Mini Biography – Rosemary Jackson QC

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Rosemary Jackson QC

I passed my eleven plus but didn’t want to go to the local girls’ High School as I couldn’t see how single-sex education could prepare me for a world in which men and women needed to be comfortable together and understand each other.  So, I went to the co-ed Technical High School and took needlework, cookery and jewellery-making lessons alongside the traditional academic subjects.  I asked to take Latin but there was no provision for the only pupil who was interested in it.

I loved watching Crown Court and General Hospital on television but not as career research.  There were neither lawyers nor medics in my family and we didn’t know any.  Nobody in the family had even been to university. So, imagine my surprise when I was 13 and my father returned home from a parents evening to announce that he had told my Maths teacher I was going to be a judge!  It was deeply embarrassing for me and I still have no idea where he got such an idea from.  It was it never mentioned again.  I wish my father had lived long enough to see me sworn in 30 years later as a part-time judge (Recorder) and that he could have come to the Crown Court to see me presiding over jury trials.

Fast forward 3 years and my 16-year-old self had a boyfriend studying a law degree. I wondered if law might be interesting, so I applied to do my work experience in a local solicitors office.  There I was welcomed and encouraged by the kindest of people and I immediately decided to be a divorce solicitor.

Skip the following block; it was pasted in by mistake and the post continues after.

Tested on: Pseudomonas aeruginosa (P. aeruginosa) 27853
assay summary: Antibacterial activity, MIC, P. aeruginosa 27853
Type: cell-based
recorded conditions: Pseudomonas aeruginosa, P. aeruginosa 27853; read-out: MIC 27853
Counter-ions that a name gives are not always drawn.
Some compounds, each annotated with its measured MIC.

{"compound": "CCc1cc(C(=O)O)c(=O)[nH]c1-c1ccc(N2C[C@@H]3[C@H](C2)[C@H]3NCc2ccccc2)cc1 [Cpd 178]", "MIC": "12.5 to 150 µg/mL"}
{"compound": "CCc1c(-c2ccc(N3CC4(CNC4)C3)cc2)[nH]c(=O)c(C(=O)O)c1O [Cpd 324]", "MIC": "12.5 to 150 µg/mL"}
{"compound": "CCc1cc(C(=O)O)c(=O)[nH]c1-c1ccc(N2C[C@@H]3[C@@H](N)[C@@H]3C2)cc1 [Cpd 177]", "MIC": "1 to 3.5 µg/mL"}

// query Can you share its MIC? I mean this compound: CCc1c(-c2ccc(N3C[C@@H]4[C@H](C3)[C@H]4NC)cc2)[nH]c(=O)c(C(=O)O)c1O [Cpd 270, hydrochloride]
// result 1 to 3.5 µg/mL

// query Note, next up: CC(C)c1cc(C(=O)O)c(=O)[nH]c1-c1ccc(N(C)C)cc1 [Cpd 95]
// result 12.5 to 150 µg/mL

I studied law in London and, for reasons I cannot identify, I made a sudden decision in my third year to be a barrister.  In those days there were no pupillage awards and my parents couldn’t have afforded to support me through pupillage.  But they always gave me moral support and never allowed me to think anything was beyond my reach.  I obtained a grant to go to Bar School and was lucky enough to be awarded a Middle Temple scholarship.

I will never cease to be grateful to Keating Chambers, who decided in that year (together with Falcon Chambers) to offer the first ever pupillage awards.  I was successful in my application so received £750 to see me through my first 6 months of pupillage. That paid my rent.  I made my own black suits and white shirts with detachable collars (the needlework O’Level paid off!), I lectured on Tuesday evenings and I worked at Selfridges on Saturdays selling maternity clothes.  Without my pupillage award I could never have come to the Bar.

In 1983 I became a tenant at Keating Chambers, the first woman amongst all of the men.  It felt like a welcoming second family then, and it still does now.